Anniversaries of anyone – or anything – can be an exciting time! It’s a great opportunity to reminisce about the “way things were,” but with the anniversary of the JPEG turning 25, things are a little different. The JPEG has been a core standard for image compression, staying “current” for decades while other pieces of technology and software continue to go through iteration after iteration seemingly every few months.

New Horizon for Image Compression

As the JPEG turns 25, we are now beginning to hear about faster and more efficient image compression formats being developed that could potentially cut photo file sizes by 60 percent or more. The group responsible for the JPEG, the Joint Photographic Experts Group, has been developing the successor of the JPEG called JPEG XL.

With a more effective and more efficient compression format, users of JPEG XL would be able to store more photos on their mobile devices and personal computers, save more on their bandwidth usage by using less data to download what is essentially the same image, and have the ability to store even more files on their cloud storage.


The Race for the New Standard

JPEG XL isn’t the only image format that is being developed, which means that it’s a race for a handful of different “groups” to create the new standard for image formats and compression. Below are just a few of the image and video formats being developed in the hopes of creating the “new standard” for images/video.

  • AVIF (AV1 Image Format), developed by Mozilla, Google, Netflix, and more.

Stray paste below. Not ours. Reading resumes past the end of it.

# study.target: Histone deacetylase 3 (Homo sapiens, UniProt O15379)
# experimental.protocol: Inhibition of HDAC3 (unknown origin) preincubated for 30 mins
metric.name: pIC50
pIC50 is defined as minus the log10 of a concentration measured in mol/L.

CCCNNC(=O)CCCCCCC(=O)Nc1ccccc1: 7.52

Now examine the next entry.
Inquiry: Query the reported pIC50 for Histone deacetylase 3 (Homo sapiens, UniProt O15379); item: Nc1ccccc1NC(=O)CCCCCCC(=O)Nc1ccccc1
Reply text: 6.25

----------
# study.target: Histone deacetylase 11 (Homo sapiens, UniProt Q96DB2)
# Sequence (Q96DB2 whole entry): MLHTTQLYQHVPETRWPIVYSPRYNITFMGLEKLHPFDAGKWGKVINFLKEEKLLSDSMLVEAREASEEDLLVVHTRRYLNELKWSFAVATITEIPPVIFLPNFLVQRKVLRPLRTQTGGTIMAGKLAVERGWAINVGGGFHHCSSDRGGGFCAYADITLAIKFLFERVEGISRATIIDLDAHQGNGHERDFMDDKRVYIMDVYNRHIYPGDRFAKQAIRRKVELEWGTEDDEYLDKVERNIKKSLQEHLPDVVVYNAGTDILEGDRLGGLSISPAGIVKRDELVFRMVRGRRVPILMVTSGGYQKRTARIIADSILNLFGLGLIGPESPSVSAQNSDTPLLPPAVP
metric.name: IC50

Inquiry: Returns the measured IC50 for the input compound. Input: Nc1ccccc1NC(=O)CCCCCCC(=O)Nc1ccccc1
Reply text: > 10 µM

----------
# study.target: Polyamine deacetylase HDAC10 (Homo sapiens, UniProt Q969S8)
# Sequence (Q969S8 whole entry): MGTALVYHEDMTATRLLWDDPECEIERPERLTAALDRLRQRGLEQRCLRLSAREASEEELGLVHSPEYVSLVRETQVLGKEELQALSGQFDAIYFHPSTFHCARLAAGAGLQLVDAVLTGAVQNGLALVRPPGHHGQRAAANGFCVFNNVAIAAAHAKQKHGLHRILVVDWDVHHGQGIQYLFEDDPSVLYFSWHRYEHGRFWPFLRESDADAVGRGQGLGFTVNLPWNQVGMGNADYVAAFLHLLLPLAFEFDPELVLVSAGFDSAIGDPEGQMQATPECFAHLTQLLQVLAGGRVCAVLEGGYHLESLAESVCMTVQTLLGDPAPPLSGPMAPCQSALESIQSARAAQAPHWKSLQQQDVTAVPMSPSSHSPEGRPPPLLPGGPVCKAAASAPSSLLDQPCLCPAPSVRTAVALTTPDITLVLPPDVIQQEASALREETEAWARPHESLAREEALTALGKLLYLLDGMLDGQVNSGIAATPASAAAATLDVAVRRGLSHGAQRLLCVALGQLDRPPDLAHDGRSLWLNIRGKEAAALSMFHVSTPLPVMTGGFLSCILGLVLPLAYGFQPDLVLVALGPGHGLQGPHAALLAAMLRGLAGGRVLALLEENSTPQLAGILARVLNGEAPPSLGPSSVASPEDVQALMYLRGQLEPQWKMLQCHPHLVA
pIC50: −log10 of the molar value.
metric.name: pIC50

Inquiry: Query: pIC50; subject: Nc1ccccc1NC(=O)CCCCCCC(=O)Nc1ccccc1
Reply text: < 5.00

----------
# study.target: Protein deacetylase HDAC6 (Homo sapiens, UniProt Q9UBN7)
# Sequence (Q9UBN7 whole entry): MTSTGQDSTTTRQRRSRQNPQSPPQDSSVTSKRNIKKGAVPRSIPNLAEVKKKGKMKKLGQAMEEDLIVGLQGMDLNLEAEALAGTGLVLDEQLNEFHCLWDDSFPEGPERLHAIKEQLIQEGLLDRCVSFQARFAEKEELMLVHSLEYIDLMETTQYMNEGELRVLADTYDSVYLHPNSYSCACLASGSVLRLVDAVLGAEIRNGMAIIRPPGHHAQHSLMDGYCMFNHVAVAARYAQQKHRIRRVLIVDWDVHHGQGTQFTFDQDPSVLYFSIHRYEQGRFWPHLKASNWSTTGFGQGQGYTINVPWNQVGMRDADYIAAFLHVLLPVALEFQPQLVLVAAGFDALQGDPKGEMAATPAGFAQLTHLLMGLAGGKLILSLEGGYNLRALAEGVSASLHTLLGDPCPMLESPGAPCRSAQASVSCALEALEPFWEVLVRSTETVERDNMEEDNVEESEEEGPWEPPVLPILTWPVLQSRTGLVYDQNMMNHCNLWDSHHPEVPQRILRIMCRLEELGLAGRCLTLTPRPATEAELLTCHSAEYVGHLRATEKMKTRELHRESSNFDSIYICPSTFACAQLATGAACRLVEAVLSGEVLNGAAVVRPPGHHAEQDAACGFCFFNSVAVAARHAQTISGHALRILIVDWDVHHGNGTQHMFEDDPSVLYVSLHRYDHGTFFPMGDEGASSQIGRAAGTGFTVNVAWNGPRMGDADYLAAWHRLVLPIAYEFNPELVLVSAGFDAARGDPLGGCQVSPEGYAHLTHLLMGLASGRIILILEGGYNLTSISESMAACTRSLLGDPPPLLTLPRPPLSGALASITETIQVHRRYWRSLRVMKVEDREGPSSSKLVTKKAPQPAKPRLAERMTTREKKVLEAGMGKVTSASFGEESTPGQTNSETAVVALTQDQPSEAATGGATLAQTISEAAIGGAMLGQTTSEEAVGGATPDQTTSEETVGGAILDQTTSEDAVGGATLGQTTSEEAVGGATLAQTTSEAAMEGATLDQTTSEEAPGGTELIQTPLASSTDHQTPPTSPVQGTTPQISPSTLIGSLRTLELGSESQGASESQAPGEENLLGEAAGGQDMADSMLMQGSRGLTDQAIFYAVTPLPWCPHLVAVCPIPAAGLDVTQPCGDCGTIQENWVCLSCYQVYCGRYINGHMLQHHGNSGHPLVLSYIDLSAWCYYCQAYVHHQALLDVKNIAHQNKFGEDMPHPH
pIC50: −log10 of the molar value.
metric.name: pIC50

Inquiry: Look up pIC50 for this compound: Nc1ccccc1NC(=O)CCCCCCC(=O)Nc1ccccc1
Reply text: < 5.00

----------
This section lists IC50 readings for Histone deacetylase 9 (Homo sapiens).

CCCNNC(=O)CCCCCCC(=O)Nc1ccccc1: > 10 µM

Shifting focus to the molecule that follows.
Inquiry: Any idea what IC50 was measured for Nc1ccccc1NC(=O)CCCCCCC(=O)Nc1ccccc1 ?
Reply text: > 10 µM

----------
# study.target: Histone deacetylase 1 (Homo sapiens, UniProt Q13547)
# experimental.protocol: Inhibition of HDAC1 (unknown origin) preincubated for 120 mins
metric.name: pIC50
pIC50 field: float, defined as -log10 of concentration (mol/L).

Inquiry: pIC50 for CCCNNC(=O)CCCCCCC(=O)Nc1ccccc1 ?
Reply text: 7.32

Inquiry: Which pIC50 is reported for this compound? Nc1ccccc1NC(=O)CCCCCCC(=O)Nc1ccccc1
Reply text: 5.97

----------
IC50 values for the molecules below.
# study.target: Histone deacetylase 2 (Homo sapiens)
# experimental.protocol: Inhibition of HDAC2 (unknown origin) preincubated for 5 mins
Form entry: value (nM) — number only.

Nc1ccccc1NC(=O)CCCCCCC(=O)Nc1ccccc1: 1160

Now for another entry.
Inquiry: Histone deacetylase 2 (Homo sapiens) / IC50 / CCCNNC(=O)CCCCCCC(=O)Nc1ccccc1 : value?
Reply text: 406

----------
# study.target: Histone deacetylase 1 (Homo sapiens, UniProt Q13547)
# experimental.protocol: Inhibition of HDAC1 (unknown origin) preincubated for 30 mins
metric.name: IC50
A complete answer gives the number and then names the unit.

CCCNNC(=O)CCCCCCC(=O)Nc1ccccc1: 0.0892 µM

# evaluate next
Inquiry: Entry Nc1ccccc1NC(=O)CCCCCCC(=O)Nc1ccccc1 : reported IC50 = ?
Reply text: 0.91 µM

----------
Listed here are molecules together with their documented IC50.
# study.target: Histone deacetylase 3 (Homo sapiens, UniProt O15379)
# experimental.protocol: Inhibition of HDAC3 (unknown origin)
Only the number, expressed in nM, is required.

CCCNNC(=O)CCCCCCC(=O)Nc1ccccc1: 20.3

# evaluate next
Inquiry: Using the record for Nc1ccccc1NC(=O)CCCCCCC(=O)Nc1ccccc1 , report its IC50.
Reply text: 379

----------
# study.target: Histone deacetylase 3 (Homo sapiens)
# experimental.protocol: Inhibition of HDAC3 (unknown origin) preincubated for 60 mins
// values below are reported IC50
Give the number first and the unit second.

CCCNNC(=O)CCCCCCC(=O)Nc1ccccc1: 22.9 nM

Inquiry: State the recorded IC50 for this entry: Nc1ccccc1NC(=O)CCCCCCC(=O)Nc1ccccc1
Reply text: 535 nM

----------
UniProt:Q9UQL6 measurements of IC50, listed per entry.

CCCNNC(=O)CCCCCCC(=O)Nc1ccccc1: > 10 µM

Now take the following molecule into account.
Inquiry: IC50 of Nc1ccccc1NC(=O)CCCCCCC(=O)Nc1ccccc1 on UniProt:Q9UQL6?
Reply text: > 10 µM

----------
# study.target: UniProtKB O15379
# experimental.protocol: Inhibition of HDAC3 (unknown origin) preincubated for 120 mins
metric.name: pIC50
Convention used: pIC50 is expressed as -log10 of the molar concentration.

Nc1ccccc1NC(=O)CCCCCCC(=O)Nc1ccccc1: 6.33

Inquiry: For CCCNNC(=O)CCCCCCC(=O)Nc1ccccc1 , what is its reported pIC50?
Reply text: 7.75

• MIAF (Multi-Image Application Format), which is a simpler version of HEIF.
  • HEIF (High-Efficiency Image Format), which is currently supported by Apple and Microsoft.

As a user, all of these new “standards” will mean more effective image compression when downloading and uploading images. These image formats, from JPEG to the JPEG XL and all of its “competitors,” drastically reduce the data storage size of the image without losing a lot of the quality of the image. These compression formats pull out less-necessary data from the file while retaining the heart of the image.

The challenge with having so many different image formats being developed and supported by different, large entities is that if there is no one true “standard” for the “new image format,” then the market (including both the users of the formats as well as the supporters/developers of the formats) will be severely divided. When a market is divided like that, it becomes challenging for creators of hardware (such as phones and computers) and software (such as the apps and websites that you use) to focus on which formats to fully support.

If the image format isn’t chosen as “the” image format for the majority of the market, then it’s harder for it to get adopted and used by everyone, and that could mean that the general user base of the public and developers of hardware/software will continue to use older formats like the 25-year-old JPEG.

Regardless of what happens, it will be interesting watching to see what happens and which image format will come out on top – or if the JPEG will continue to hold its position close to the top until a new successor is chosen by the entire market.